Removal of faculty parking gates may cause abuse by students

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The removal of the faculty parking gates in Parking Structure I has relieved congestion for students looking for a place to park their car. 

Kathleen Pizzo

At last month’s Faculty Senate meeting, Senator William Dillon raised concerns about the gates of the faculty section in front of Parking Structure I being removed over summer, which could potentially allow students to accidentally enter.

Prior to the removal, the gates required faculty to swipe an identification card at the entrance of the structure allowing them to enter the faculty section whilst eliminating student access.

Senior Director of the University Transportation and Parking Services Tony Lucas said the gates were not removed, but rather intentionally left open.

After a malfunction over the summer caused the gates to break down, the decision was made to leave them open in an attempt to avoid safety hazards and increase traffic flow on the staff section of Parking Structure I.

The identification scanner was another potential hazard Lucas discovered while investigating the issue.

“If approached at the wrong angle it may be hard to reach and can cause an injury, for example if a foot slips off the brake pedal,” Lucas said.

Traffic was another concern for Lucas, who said it would run smoother without constant stopping of faculty members at the gates to swipe their identification card.

Erin Rodriguez, a government student who frequently parks in Parking Structure I, said she thinks the open gates would not only make traffic quicker, but in case a student does accidentally enter it would only take a quick maneuver for them to exit.

“(Students) wouldn’t have to reverse their cars and that would make things a lot easier in terms of traffic, especially because it is a small structure to begin with,” Rodriguez said.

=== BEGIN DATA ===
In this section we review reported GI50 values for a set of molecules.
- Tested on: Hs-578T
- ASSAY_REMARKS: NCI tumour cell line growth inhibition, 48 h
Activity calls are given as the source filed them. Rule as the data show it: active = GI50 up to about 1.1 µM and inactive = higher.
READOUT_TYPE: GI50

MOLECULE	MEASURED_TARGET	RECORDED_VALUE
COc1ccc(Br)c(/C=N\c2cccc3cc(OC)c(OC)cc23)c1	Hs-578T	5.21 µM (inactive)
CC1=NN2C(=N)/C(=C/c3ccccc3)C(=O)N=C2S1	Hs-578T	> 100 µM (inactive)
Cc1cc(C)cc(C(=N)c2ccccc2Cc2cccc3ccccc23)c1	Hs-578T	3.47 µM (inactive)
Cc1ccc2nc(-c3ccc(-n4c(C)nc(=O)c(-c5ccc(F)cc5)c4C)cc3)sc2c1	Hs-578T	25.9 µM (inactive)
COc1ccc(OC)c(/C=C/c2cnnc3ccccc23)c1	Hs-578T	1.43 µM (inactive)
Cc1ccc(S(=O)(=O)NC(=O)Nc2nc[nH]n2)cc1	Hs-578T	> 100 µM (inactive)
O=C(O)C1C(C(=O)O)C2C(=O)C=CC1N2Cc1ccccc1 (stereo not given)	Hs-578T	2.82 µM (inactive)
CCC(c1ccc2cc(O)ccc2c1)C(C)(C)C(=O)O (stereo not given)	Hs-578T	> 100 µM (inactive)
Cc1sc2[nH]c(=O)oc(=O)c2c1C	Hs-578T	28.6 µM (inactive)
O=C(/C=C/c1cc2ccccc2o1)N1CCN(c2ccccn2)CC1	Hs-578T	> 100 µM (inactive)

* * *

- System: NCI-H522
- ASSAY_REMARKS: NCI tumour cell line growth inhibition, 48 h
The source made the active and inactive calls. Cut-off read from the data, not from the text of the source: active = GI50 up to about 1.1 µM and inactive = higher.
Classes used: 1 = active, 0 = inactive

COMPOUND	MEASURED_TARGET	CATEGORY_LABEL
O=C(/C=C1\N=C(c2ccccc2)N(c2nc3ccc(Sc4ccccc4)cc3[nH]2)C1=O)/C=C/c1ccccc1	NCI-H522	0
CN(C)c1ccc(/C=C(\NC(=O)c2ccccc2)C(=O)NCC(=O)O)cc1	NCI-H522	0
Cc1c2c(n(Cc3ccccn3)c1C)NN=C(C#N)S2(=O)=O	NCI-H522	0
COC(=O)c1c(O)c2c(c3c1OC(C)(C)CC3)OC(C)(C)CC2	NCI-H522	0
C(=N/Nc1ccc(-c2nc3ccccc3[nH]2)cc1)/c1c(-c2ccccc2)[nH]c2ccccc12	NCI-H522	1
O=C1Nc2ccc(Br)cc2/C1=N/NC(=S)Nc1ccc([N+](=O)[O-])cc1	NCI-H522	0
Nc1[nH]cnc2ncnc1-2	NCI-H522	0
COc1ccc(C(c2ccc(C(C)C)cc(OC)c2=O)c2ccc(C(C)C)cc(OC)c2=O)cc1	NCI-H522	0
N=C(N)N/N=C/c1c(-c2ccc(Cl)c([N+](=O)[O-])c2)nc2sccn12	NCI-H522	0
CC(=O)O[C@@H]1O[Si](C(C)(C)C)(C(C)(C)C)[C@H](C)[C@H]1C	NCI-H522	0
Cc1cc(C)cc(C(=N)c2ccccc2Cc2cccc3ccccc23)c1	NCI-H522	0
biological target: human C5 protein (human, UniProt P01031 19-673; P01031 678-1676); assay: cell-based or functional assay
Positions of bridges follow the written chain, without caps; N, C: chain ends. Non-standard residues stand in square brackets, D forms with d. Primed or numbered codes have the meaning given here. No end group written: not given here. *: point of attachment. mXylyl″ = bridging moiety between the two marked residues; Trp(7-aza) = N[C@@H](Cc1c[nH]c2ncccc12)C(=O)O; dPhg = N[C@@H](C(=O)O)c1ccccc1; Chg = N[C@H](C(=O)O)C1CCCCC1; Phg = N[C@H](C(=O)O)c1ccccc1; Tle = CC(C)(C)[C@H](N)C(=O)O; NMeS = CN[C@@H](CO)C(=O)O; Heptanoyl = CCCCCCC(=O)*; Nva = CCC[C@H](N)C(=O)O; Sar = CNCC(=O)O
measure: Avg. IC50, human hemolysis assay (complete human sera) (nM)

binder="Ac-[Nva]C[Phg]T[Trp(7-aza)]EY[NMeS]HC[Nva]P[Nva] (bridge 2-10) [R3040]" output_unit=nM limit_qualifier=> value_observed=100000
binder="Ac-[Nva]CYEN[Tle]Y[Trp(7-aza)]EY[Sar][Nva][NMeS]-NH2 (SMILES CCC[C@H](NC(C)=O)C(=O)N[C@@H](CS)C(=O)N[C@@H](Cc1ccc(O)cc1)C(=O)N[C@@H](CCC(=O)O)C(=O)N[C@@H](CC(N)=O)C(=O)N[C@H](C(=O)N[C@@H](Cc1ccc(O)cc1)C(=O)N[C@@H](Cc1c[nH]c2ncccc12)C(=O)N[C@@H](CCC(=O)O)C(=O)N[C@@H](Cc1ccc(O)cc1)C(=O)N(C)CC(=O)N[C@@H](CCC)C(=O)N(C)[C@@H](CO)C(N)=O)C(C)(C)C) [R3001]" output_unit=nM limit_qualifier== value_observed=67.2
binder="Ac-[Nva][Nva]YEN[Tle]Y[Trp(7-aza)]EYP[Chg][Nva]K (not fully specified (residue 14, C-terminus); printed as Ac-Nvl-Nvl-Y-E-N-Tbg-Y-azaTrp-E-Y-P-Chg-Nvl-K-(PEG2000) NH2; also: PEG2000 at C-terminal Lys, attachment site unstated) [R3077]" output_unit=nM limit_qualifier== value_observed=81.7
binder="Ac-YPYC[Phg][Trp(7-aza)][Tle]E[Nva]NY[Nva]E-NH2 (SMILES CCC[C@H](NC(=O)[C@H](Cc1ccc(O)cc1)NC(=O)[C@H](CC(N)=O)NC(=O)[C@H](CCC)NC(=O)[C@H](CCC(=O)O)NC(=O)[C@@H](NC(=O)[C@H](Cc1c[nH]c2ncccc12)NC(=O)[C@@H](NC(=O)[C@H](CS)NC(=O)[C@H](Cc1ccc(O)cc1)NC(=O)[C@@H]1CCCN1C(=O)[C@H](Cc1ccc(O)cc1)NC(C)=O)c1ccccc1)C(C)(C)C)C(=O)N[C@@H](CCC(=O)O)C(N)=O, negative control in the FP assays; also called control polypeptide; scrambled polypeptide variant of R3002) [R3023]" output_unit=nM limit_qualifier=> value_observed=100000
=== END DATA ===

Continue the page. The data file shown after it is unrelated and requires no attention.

Mark Allen, the Admissions Counselor for the Music Department, parks in Parking Structure I as well. It is currently the closest parking to Capistrano Hall where his office is located.

Allen said he feels a benefit has been taken from the faculty members who consistently park in the garage.  

“Parking is difficult on this campus,” Allen said, “The staff works hard, there should be a benefit.”

Allen said he and his colleagues were promised certain assets by Sacramento State such as easy access parking.

In response to possible concerns from faculty members, Lucas has augmented additional signs and assigned parking enforcement officers to work on guiding and screening students who enter Parking Structure I.

Parking guidelines will still be enforced, meaning any student who parks in the staff lot is at risk of being ticketed.

Aneece McKinney, a child development major, said she has parked on campus for four years and does not see an issue with opening the gates.

“There are signs that tell students where to park and they could still get ticketed if they park where they are not supposed to, like anywhere else on campus,” McKinney said. “I don’t think students will steal spots often enough to where it will become an issue.”

The concern among faculty members is students who have nowhere else to park can potentially abuse their designated section of the lot.

“I hate to think that we are taking anything away from the students,” Allen said, who also said he sympathizes with students but thinks the staff is deserving of the secure parking sections.

Currently, there are 12 student-designated parking lots and nine faculty or staff designated lots on campus. Both student and faculty parking passes allow parking enforcement to determine whether or not a vehicle is parked appropriately.

Since implementing the open gates, Lucas said the UTAPS officers working at the Parking Structure I entrance received several comments on the matter, the majority of which were positive.

“We’ve had seven people tell us that traffic is a lot faster and one person told us that they feel unsafe with students sharing the section,” Lucas said.